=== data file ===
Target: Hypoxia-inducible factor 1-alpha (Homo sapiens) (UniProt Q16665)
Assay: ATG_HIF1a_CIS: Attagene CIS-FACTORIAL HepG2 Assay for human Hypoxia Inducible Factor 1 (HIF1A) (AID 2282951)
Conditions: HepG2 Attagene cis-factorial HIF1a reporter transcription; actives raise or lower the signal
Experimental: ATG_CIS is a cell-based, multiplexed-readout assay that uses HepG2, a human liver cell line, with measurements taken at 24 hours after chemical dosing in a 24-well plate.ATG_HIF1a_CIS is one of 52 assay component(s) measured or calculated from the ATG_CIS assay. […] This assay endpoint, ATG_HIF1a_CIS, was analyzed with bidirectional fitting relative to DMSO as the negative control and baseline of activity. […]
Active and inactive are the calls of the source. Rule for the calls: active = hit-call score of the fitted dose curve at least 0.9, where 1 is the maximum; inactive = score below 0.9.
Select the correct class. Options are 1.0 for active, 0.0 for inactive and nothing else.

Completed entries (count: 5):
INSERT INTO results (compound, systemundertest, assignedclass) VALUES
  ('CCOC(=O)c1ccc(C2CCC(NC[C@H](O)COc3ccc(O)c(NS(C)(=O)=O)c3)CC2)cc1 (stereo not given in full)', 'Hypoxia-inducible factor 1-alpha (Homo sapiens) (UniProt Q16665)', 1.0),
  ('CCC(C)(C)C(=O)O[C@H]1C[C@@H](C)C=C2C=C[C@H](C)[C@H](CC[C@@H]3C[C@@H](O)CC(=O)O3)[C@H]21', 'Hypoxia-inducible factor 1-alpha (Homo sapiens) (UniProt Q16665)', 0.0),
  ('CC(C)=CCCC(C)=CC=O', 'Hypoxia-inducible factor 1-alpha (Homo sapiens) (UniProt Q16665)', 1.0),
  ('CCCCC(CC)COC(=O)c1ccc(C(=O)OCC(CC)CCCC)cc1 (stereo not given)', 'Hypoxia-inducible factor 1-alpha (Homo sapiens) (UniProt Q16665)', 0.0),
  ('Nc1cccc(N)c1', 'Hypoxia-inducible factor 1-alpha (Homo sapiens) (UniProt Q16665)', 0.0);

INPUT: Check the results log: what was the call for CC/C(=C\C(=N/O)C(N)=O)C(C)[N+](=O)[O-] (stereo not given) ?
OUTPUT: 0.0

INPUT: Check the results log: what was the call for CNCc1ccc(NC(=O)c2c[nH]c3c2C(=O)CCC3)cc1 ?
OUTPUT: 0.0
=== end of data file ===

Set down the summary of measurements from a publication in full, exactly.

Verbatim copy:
Target: Hypoxia-inducible factor 1-alpha (Homo sapiens) (UniProt Q16665)
Assay: ATG_HIF1a_CIS: Attagene CIS-FACTORIAL HepG2 Assay for human Hypoxia Inducible Factor 1 (HIF1A) (AID 2282951)
Conditions: HepG2 Attagene cis-factorial HIF1a reporter transcription; actives raise or lower the signal
Experimental: ATG_CIS is a cell-based, multiplexed-readout assay that uses HepG2, a human liver cell line, with measurements taken at 24 hours after chemical dosing in a 24-well plate.ATG_HIF1a_CIS is one of 52 assay component(s) measured or calculated from the ATG_CIS assay. […] This assay endpoint, ATG_HIF1a_CIS, was analyzed with bidirectional fitting relative to DMSO as the negative control and baseline of activity. […]
Active and inactive are the calls of the source. Rule for the calls: active = hit-call score of the fitted dose curve at least 0.9, where 1 is the maximum; inactive = score below 0.9.
Select the correct class. Options are 1.0 for active, 0.0 for inactive and nothing else.

Completed entries (count: 5):
INSERT INTO results (compound, systemundertest, assignedclass) VALUES
  ('CCOC(=O)c1ccc(C2CCC(NC[C@H](O)COc3ccc(O)c(NS(C)(=O)=O)c3)CC2)cc1 (stereo not given in full)', 'Hypoxia-inducible factor 1-alpha (Homo sapiens) (UniProt Q16665)', 1.0),
  ('CCC(C)(C)C(=O)O[C@H]1C[C@@H](C)C=C2C=C[C@H](C)[C@H](CC[C@@H]3C[C@@H](O)CC(=O)O3)[C@H]21', 'Hypoxia-inducible factor 1-alpha (Homo sapiens) (UniProt Q16665)', 0.0),
  ('CC(C)=CCCC(C)=CC=O', 'Hypoxia-inducible factor 1-alpha (Homo sapiens) (UniProt Q16665)', 1.0),
  ('CCCCC(CC)COC(=O)c1ccc(C(=O)OCC(CC)CCCC)cc1 (stereo not given)', 'Hypoxia-inducible factor 1-alpha (Homo sapiens) (UniProt Q16665)', 0.0),
  ('Nc1cccc(N)c1', 'Hypoxia-inducible factor 1-alpha (Homo sapiens) (UniProt Q16665)', 0.0);

INPUT: Check the results log: what was the call for CC/C(=C\C(=N/O)C(N)=O)C(C)[N+](=O)[O-] (stereo not given) ?
OUTPUT: 0.0

INPUT: Check the results log: what was the call for CNCc1ccc(NC(=O)c2c[nH]c3c2C(=O)CCC3)cc1 ?
OUTPUT: 0.0